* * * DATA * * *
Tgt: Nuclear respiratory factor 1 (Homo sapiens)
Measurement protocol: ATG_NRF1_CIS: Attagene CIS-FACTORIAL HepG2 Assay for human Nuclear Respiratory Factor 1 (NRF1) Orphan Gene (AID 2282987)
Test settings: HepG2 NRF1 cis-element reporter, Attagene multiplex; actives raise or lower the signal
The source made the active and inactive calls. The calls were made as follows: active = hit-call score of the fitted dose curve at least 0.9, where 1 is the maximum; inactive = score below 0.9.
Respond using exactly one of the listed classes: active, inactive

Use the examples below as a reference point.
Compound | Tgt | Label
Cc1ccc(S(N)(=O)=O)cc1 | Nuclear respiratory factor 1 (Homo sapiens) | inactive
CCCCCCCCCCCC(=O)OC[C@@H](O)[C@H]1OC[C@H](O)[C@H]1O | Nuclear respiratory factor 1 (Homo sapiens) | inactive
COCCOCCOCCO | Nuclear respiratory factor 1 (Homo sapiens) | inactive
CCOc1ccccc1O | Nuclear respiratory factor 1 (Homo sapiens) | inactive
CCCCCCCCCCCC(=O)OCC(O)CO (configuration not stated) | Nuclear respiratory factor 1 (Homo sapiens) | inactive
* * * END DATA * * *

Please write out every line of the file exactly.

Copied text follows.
Tgt: Nuclear respiratory factor 1 (Homo sapiens)
Measurement protocol: ATG_NRF1_CIS: Attagene CIS-FACTORIAL HepG2 Assay for human Nuclear Respiratory Factor 1 (NRF1) Orphan Gene (AID 2282987)
Test settings: HepG2 NRF1 cis-element reporter, Attagene multiplex; actives raise or lower the signal
The source made the active and inactive calls. The calls were made as follows: active = hit-call score of the fitted dose curve at least 0.9, where 1 is the maximum; inactive = score below 0.9.
Respond using exactly one of the listed classes: active, inactive

Use the examples below as a reference point.
Compound | Tgt | Label
Cc1ccc(S(N)(=O)=O)cc1 | Nuclear respiratory factor 1 (Homo sapiens) | inactive
CCCCCCCCCCCC(=O)OC[C@@H](O)[C@H]1OC[C@H](O)[C@H]1O | Nuclear respiratory factor 1 (Homo sapiens) | inactive
COCCOCCOCCO | Nuclear respiratory factor 1 (Homo sapiens) | inactive
CCOc1ccccc1O | Nuclear respiratory factor 1 (Homo sapiens) | inactive
CCCCCCCCCCCC(=O)OCC(O)CO (configuration not stated) | Nuclear respiratory factor 1 (Homo sapiens) | inactive